Re: Flying rabbits and dragons

From: Russell Standish <>
Date: Mon, 15 Nov 1999 11:36:01 +1100 (EST)

> I think our views could be quite close here - if only I could persuade you
> to forget about illogical universes!
> ----- Original Message -----
> From: Russell Standish <>
> > In the Schmidhuber plenitude, non-wff bitstrings are perfectly
> > reasonable universes. It is not clear whether they would have
> > self-aware substructures, and what the SASes would make of their universe.
> This is one area of your scheme that is not clear to me. As I have mentioned
> before, the potential roles of TM's (or mappings in general) should not be
> confused:
> (1) Role of TM solely as an inference engine (implementing the specific
> transition rules of Modus Ponens, substitutivity and so on) - this creates
> at least two problems if it is applied to your scheme:
> (a) An inference engine can do nothing with a non-wff (it is outside the
> context of its application).
> (b) Why do we have this specific TM - why not others? So we have to go to

This is indeed the role of the TM. As far as problem a) is concerned,
all bitstrings are interpretable as valid programs. However, the
output couble be rubbish, and may correspond to a non-wff, an
illogical universe, or even "nothing at all" - complete
randomness. The thing to keep in mind here, is that there are two
levels of description: the bitstring/UTM level, and the Mathematical
structure interpretation of this bitstring.

Problem b) I address in the paper. The bitstrings need to be
interpreted by any SAS that inhabits the world so constructed. No
other TM is required. I believe it is not even necessary for the SAS
to be a UTM, however it is simpler given our current state of
knowledge to assume that it is. It would appear that we humans are
capable of universal computation.

> (2):
> (2) A set of UTM's operating all possible rules on bitstrings. But now the
> term non-wff becomes defunct, since whatever program runs, operates on the
> bits regardless of whether they denote symbols or not - I cannot see how
> anything coherent comes out the other end.

The problem with a full set of UTMs is that it doesn't lead to a
consistent measure.

The Tegmark plenitude as built
> from wff strings is likely to be an insignificant minority of universes
> anyway in this scenario. If it all depends on the interpretation of the
> output bits, then why have the UTM process in the first place - why not just
> have all possible bit combinations? We are now anyway operating outside the
> context of wff's and non-wffs.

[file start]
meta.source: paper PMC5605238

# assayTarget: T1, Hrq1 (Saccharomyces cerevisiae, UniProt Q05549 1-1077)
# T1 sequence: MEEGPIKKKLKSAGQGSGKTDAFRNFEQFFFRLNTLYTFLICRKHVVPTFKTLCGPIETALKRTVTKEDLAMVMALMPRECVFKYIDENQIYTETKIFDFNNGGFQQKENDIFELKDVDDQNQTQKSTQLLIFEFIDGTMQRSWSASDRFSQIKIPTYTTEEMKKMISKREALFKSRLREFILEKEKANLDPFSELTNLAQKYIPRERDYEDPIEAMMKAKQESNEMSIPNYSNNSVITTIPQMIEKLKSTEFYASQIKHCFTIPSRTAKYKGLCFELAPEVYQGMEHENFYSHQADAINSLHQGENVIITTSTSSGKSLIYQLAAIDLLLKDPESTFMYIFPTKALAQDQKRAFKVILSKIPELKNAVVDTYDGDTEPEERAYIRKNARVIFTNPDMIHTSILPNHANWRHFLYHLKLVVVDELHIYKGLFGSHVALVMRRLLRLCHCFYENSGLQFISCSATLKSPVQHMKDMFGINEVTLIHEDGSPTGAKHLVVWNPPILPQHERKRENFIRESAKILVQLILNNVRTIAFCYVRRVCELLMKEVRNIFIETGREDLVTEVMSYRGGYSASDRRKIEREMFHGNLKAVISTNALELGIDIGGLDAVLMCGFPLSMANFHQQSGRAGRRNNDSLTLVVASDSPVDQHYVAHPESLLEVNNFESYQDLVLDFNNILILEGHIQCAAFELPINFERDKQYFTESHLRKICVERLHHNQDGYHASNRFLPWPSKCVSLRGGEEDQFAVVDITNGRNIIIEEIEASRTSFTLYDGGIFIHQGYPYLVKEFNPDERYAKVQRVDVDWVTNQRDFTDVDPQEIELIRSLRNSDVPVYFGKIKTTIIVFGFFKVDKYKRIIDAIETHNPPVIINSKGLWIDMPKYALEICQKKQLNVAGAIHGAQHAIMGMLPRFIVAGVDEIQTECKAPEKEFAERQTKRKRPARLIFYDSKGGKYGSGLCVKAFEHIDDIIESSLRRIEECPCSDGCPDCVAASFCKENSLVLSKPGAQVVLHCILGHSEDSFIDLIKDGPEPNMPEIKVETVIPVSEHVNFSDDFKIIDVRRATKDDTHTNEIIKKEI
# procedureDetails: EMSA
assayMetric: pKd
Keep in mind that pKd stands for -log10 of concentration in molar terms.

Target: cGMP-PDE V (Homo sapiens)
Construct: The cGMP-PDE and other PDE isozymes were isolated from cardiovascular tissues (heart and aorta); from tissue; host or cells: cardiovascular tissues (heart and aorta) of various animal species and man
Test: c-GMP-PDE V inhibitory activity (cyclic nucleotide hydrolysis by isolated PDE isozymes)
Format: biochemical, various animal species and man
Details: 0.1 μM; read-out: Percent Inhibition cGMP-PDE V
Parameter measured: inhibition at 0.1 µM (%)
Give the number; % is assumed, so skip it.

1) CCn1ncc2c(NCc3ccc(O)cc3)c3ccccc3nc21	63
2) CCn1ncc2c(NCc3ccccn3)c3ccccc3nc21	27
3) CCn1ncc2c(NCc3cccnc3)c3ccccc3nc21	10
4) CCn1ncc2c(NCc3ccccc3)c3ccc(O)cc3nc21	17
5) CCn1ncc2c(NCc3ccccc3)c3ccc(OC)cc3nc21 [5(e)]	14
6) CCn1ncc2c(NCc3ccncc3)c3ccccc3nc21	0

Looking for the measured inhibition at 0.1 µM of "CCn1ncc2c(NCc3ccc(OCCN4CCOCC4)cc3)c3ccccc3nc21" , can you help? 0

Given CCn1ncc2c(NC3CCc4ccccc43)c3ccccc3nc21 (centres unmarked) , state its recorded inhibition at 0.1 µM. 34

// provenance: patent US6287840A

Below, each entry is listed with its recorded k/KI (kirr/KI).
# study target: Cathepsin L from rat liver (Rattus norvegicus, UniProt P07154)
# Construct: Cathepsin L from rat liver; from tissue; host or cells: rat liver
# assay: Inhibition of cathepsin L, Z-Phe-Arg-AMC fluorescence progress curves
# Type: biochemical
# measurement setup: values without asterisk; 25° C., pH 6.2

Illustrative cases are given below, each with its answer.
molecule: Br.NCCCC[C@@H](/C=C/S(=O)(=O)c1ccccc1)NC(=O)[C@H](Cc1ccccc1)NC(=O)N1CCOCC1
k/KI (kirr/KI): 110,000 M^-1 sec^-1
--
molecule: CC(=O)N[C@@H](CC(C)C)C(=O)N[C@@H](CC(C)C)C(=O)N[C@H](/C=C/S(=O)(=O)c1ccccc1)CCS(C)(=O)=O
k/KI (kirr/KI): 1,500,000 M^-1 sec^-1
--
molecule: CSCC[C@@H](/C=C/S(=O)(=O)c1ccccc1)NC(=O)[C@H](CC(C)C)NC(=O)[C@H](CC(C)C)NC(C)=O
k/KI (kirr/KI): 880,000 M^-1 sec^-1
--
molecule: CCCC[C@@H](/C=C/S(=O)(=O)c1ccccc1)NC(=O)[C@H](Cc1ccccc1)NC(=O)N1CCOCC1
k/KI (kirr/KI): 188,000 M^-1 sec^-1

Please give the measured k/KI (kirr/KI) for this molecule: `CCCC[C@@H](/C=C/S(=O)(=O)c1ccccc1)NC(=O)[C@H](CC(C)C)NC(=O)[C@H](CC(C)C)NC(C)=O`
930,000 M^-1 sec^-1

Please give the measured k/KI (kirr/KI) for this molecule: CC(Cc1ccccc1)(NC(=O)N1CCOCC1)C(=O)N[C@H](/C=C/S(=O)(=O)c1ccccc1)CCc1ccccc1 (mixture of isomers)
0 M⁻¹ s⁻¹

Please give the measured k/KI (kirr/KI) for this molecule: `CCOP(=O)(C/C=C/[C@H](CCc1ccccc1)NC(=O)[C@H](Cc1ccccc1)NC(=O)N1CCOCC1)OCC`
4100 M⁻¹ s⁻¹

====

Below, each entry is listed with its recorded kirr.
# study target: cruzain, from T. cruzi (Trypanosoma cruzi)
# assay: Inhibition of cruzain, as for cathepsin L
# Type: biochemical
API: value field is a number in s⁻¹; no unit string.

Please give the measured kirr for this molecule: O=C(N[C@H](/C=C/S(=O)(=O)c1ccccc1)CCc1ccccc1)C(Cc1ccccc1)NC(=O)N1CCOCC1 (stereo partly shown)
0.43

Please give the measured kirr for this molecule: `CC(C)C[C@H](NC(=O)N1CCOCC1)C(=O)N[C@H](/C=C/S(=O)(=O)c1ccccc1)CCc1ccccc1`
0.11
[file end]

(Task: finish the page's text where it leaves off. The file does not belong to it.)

The UTM defines a measure structure, otherwise all you have is the
uniform measure, each bitstring is as equally likely as others, and no
infomration. As stated before, the SAS itself really is the
computational structure that defines the information structure. Any
other possibility seems to require an ad-hoc existence of something
that smacks of being G.O.D.

> Assuming your scheme either comes under (2), or doesn't involve UTM's at
> all, I can't quite see where it differs from our earlier scheme based on all
> possible interpretations of bitstrings (which as far as I understood it
> featured a minimal bit specification of our TOE as the representation of the
> SAS-compatible universe with the highest measure). Is your scheme using a
> UTM or mapping as some kind of part-interpreter from a random bit string to
> a frog-level (or phenomenological) universe specification? (In short, how
> does the interpretation relate to the mapping/TM-process?)
> > You could interpret them as anything you like - UTM programs, axioms
> > of a mathematical theory, the works of Shakespeare. I'm not sure why
> > you are asking this though.
> Again, to try to see how your scheme differs from our earlier one.

I don't believe what I'm saying now really differs from previous
schemes - if anything there is only evolutionary refinement.

> > > Note that many other systems (for example pre-programmed microchips,
> brains,
> > > other mathematical mappings) can implement transitional rules - there is
> > > nothing special about UTM sequential processors.
> >
> > Only that a UTM can implement any set of transitional rules. This is
> > not necessarily true of the other entities you mention.
> Mathematical mappings can also implement other transition rules. If all
> possible transition rules are necessary for your scheme, it suffers from the
> problems of (2) above.
> > OK - I was using the dream idea as analogy, not asserting that dreams
> > are real universes. My point was that human beings, and by somewhat
> > iffy generalisation all SASes will attempt to interpret random (or
> > nonsense) data (in the K-C sense), and will partially succeed, even at
> > the expense of logical consistency. I'm not convinced that the
> > universe has to be logically consistent, or even logical at all.
> Information represents what is true about (say) a universe. If you have
> something that is both true and false (that is, a logical inconsistency), it
> cannot be represented as information - information theory does not apply,
> and so any logical-inconsistency-involving extensions to the 'Tegmark
> plenitude' cannot be represented in the 'Schmidhuber plenitude'.

The result that in inconsistent theories, all theorems are trivially
true or false must surely only hold in logical universes. Why
shouldn't a universe that is not governed rigidly by the laws of logic
be partially inconsistent? Remember, all of these are possible in the
Schmidhuber plenitude.

> (I'll try to read your paper next week)
> Alastair

Dr. Russell Standish Director
High Performance Computing Support Unit,
University of NSW Phone 9385 6967
Sydney 2052 Fax 9385 6965
Room 2075, Red Centre
Received on Sun Nov 14 1999 - 16:35:28 PST

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